Why do we use one word over another? Most of the time, we use similar words interchangeably, even though they each may have distinct meanings.
Since becoming an editor almost 30 years ago, I've enjoyed studying word usage. Why do we use one word over another?
Most of the time, we use similar words interchangeably, even though they each may have distinct meanings. Unfortunately, we sometimes use the wrong word. In my opinion, this is because we're not actually taught to talk; we just pick up our native language and begin using words we've heard in certain contexts many times over. If we hear two different words used in the same context, we may assign them the same meaning. When we become students of words, we want to differentiate similar words and their meanings.
If the difference is subtle, the misuse may go unnoticed -- such as using acquire rather than obtain. However, sometimes the use is glaring -- such as using literally instead of figuratively.
Which brings me to preventive and preventative. I have usually held the opinion that the word preventative does not exist. When the word popped up in manuscripts, and I would always change it to preventive. It just seemed silly to add an extra syllable to a word.
Then my daughter, Sally, chimed in with the same gripe, so I began a little research. Now, word usage and definitions are subjective, but I concluded that preventive should be used as an adjective, and preventative should be used as a noun. For example, "Changing your car's oil regularly is an effective means of preventive maintenance." Or, "Inoculations are an effective preventative against disease." In the first case, preventive modifies the noun maintenance. In the second, preventative is the noun itself.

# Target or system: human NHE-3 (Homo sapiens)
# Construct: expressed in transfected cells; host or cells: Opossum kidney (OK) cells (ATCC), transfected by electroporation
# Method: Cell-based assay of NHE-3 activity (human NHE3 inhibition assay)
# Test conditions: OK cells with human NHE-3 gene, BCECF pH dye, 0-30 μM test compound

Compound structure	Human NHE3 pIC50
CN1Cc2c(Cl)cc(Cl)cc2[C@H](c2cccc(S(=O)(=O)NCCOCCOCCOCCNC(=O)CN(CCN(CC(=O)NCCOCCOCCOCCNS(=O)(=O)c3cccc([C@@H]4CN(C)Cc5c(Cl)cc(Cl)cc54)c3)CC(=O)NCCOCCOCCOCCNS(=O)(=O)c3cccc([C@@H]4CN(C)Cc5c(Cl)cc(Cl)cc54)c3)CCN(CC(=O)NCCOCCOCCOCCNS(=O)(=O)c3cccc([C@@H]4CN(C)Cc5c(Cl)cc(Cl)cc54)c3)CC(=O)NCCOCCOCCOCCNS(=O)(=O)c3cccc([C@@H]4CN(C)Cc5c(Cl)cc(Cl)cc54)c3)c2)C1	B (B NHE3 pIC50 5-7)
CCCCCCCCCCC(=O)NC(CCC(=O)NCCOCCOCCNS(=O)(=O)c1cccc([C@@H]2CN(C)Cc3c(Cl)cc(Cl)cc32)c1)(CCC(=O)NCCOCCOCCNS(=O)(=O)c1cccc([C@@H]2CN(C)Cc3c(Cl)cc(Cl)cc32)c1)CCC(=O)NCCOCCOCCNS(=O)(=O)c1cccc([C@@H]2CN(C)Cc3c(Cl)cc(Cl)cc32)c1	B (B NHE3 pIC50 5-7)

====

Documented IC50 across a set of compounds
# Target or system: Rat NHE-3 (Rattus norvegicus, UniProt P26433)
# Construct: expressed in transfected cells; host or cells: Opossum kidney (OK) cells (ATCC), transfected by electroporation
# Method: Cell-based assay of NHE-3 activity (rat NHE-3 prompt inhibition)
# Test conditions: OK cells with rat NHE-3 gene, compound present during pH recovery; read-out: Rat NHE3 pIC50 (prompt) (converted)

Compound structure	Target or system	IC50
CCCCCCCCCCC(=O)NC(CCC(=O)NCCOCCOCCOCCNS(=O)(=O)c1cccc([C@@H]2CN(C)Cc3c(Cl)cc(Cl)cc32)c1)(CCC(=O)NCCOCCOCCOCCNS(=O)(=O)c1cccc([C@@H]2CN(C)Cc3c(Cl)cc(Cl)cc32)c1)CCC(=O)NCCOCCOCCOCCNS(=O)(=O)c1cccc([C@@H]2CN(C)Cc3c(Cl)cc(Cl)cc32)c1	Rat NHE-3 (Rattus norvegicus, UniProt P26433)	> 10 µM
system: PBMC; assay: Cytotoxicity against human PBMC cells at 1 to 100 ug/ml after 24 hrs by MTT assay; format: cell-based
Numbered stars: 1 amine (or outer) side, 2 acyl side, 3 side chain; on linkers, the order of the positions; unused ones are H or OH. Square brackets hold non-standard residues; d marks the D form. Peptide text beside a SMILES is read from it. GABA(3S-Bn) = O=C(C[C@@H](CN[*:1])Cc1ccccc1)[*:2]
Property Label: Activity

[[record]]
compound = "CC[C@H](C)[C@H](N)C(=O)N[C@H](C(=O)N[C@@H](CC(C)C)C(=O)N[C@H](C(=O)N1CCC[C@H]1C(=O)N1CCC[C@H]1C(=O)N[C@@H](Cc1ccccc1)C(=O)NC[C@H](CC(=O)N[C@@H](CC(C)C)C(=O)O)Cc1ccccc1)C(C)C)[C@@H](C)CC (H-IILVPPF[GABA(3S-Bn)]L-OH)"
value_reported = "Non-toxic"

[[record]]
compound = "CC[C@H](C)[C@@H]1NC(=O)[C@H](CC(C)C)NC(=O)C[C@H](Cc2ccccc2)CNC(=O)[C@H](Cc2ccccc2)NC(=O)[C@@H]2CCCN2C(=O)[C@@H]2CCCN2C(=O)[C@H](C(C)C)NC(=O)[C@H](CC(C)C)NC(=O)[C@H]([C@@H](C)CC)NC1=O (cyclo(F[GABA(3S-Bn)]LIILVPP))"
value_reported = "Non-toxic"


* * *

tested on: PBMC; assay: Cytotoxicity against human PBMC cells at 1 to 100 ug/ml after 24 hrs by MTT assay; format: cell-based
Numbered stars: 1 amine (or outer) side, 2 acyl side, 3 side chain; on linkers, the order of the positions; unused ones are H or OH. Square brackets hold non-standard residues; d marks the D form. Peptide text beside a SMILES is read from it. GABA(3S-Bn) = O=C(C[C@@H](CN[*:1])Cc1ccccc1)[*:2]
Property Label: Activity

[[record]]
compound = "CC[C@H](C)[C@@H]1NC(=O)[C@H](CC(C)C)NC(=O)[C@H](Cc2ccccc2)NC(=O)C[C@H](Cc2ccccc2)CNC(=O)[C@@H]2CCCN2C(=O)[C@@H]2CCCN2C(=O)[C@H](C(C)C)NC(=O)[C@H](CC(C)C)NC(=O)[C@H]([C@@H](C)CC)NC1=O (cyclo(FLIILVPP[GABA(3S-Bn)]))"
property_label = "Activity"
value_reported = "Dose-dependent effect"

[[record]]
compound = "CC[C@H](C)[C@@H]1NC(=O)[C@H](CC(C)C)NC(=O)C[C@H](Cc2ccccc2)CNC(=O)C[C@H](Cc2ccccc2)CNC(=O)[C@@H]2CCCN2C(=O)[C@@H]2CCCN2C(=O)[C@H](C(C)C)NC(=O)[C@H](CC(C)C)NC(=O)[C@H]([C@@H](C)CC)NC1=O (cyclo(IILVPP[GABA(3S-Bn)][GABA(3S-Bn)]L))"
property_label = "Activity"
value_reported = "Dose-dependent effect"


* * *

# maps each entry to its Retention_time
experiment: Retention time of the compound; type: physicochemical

I should probably share what I learned about my initial examples: obtain and acquire, and literally and figuratively. From my limited research, I reached the conclusion that obtain means to take possession of something deliberately, whereas acquire means to take possession whether intentional or not. If you buy a shirt at a second-hand store, you have obtained the shirt. But if there happens to be a $20 bill in the pocket of the shirt, you have acquired $20. Interestingly, most PR people announce that their company has acquired a smaller company. This implies that the acquisition was purely a stroke of luck, rather than the result of long and careful consideration.
I am always amused when someone misapplies the word literally -- especially if they are a communications professional, and, hence, should know better. I still remember an entertainment critic writing, "Her performance was so captivating, she literally held the audience in the palm of her hand." Either this performer had one huge hand, or her audience was composed of ants. Obviously, the writer meant to use figuratively. To me, when someone misapplies the word literally, it makes them sound like they're trying to appear smarter than they are by using big words they don't know the meaning of.
So when I am speaking of people who possess something, and I don't know if they obtained it deliberately or if it just fell into their lap, I will say that they "obtained, acquired, or otherwise took possession of" the item. I know. It's annoying, but sometimes I like to be annoying.